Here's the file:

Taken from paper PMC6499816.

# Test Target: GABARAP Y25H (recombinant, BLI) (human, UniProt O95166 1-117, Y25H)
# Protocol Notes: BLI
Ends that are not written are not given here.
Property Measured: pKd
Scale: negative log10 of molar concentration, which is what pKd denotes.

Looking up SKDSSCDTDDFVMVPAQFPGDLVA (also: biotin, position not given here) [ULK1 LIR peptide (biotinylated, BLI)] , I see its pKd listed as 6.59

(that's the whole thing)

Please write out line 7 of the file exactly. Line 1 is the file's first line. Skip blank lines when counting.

Looking up SKDSSCDTDDFVMVPAQFPGDLVA (also: biotin, position not given here) [ULK1 LIR peptide (biotinylated, BLI)] , I see its pKd listed as 6.59